Endorsements for But Today Is Different
"Sarah Stern has written an utterly frank, headlong, passionate, and deeply engendered book of a woman in mid-life. She writes out of her own longings, her devotions as a daughter and a mother, her fiery supplications. But Today Is Different may be printed with ink, but it was written with fire."
--Edward Hirsch, author of A Poet's Glossary and Gabriel
"Sarah Stern's first collection of poems, But Today Is Different, is a marvel. Wise, compassionate, erotic, plain-spoken, studded with wonderful moments--a black goat with blue eyes, an aging mother's clavicle 'like a Calder mobile,' an iconic lipstick stain on a coffee cup--Stern's vision puts a shine on the ordinary (a trip to Macy's, a scraped knee) and gives it back to us as something wondrous and new. A new voice, in which readers will hear echoes of Philip Levine and Grace Paley . . . and a real achievement."
--Cynthia Zarin, author of The Ada Poems and An Enlarged Heart: A Personal History.
Praise for Another Word For Love
"In Another Word for Love, Sarah Stern searches for meaning in a broken world. She delights in things around her, whether the El in New York or trees in New Hampshire, finding in them keys to her inner life. I read this book in the light of her clarity, exactitude, and fine intelligence."
--Grace Schulman, author of Without A Claim
"Vivid and opaque, innocent and sophisticated, Sarah Stern's poems in Another Word for Love are so full of life, never more than when they hint at death, that they refuse to sit still on the page. It's us she's catching in these glimmering nets."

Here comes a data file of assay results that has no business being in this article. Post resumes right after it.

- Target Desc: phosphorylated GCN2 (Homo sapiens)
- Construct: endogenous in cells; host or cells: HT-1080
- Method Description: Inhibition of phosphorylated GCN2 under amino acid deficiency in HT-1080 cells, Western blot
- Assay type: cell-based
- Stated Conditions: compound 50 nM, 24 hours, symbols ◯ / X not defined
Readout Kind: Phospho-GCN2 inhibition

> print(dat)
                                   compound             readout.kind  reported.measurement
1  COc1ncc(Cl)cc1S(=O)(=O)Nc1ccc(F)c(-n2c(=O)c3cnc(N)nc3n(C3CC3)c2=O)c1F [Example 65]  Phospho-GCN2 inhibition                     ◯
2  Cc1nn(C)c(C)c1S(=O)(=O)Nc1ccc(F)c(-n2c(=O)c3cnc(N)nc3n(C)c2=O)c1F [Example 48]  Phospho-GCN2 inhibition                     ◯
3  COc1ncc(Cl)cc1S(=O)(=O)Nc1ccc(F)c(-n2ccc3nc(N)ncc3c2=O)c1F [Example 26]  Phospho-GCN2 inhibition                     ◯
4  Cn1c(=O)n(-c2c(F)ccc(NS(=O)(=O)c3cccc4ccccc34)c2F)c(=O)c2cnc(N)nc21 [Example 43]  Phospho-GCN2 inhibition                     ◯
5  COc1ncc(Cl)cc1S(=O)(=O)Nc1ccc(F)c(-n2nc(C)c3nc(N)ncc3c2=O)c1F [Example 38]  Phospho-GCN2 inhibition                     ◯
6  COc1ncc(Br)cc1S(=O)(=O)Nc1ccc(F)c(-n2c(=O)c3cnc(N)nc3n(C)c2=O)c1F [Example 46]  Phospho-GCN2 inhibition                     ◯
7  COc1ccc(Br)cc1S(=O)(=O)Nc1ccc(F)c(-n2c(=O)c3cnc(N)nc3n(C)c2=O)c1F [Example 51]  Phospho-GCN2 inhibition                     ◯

--Karen Durbin, Elle
"Sarah Stern is a poet to watch and relish."
--Jewish Book World
"But Today is Different by Sarah Stern (Resource Publications) is a collection of 60 eloquent poems. The volume is dedicated to the memory of the poet's mother, and many of the poems evoke presence and memory, loss and death, elevating ordinary moments into holiness and beauty."
--The Jewish Week
"In But Today Is Different Sarah Stern writes in the ancient tradition of erotic mysticism while grounding her poems in familiar American life. This poetry is womanly, drawn from the midst of life. The speaker tends to her dying mother, applies for jobs, shops for suits at a mall, imagines how she'll feel when her children leave home, and has wild sexual fantasies on the subway. Oh -- and she has conversations with a mystical voice, a spiritual guide of sorts.
The different elements are braided together into a fully-lived, fully alive book of poems."
--Mom Egg Review